If the logfile already exists when the
cback command is executed, it will retain
its existing ownership and mode.
Record some sub-command output to the logfile. When this option is enabled, all output from system commands will be logged. This might be useful for debugging or just for reference. Cedar Backup uses system commands mostly for dealing with the CD/DVD recorder and its media.
Write debugging information to the logfile. This option
produces a high volume of output, and would generally only
be needed when debugging a problem. This option implies
--output option, as well.
Dump a Python stack trace instead of swallowing exceptions. This forces Cedar Backup to dump the entire Python stack trace associated with an error, rather than just propagating last message it received back up to the user interface. Under some circumstances, this is useful information to include along with a bug report.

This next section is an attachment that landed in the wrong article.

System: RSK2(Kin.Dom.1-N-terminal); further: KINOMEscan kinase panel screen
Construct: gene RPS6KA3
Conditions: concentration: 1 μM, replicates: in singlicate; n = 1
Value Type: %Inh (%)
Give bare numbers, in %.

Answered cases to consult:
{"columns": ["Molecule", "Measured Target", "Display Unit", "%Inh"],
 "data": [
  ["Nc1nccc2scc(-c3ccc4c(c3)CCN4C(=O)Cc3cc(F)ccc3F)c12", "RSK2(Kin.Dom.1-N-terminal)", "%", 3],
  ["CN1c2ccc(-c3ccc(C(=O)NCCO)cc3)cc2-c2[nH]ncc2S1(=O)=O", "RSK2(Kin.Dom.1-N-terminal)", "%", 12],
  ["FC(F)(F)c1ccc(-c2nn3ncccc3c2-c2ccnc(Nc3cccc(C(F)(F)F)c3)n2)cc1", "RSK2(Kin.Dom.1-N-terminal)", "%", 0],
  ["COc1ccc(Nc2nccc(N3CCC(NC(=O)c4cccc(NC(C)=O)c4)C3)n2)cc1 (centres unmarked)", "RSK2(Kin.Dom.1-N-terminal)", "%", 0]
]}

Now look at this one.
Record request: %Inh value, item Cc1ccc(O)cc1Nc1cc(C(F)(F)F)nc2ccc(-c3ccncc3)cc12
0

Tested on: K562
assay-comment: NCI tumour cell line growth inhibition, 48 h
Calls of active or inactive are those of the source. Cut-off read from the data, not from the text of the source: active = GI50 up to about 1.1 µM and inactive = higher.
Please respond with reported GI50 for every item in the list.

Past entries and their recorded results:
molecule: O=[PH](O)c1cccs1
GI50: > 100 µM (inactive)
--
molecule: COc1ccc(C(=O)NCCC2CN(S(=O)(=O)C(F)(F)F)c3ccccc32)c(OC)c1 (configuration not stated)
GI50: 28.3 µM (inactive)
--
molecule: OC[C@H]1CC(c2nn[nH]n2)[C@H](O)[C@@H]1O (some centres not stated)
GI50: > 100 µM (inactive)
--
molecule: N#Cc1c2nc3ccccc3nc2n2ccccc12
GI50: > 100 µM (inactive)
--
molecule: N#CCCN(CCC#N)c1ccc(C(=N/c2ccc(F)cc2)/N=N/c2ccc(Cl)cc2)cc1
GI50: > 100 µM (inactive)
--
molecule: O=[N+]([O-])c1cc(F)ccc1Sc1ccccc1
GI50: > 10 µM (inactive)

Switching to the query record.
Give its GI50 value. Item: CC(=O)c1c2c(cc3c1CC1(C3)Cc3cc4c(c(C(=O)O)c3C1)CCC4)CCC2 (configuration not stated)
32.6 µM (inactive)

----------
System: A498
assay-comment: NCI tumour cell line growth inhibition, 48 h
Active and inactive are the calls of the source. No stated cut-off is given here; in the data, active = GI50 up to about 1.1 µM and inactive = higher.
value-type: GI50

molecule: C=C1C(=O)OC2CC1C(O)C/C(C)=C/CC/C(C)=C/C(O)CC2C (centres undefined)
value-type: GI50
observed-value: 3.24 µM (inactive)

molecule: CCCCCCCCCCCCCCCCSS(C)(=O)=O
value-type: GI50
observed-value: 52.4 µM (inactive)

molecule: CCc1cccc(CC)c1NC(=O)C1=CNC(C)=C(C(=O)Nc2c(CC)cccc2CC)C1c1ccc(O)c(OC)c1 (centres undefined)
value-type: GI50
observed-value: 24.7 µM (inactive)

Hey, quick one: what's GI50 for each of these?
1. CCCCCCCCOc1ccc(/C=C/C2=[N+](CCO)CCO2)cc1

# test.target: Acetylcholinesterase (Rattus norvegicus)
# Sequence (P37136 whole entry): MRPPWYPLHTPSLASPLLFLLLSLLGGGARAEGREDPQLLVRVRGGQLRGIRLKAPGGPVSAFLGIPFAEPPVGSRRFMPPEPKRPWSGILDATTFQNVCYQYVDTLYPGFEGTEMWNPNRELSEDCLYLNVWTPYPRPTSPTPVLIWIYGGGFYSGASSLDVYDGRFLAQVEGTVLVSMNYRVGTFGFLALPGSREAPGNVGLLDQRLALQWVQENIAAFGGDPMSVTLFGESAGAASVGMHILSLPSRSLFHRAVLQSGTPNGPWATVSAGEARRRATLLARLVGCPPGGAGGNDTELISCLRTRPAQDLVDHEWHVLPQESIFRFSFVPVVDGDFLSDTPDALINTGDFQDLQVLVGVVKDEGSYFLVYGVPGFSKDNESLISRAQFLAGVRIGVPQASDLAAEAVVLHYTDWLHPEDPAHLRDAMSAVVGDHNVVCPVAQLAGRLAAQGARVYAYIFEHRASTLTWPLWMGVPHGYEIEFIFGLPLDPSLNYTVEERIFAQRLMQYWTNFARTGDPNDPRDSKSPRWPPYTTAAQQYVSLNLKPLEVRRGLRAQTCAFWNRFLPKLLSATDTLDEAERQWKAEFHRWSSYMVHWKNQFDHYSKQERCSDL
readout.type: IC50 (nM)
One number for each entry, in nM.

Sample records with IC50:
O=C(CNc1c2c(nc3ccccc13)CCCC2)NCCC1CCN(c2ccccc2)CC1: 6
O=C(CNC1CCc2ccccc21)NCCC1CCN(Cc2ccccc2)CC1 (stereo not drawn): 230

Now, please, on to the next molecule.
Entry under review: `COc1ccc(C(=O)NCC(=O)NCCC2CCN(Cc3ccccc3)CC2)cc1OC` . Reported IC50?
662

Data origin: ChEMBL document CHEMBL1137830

As discussed above, the cback-span is an interactive command. It cannot be run from cron.
You can typically use the default answer for most questions. The only two questions that you may not want the default answer for are the fit algorithm and the cushion percentage.
The cushion percentage is used by cback-span to determine what capacity to shoot for when splitting up your staging directories. A 650 MB disc does not fit fully 650 MB of data. It's usually more like 627 MB of data. The cushion percentage tells cback-span how much overhead to reserve for the filesystem. The default of 4% is usually OK, but if you have problems you may need to increase it slightly.
The fit algorithm tells cback-span how it should determine which items should be placed on each disc. If you don't like the result from one algorithm, you can reject that solution and choose a different algorithm.
The four available fit algorithms are: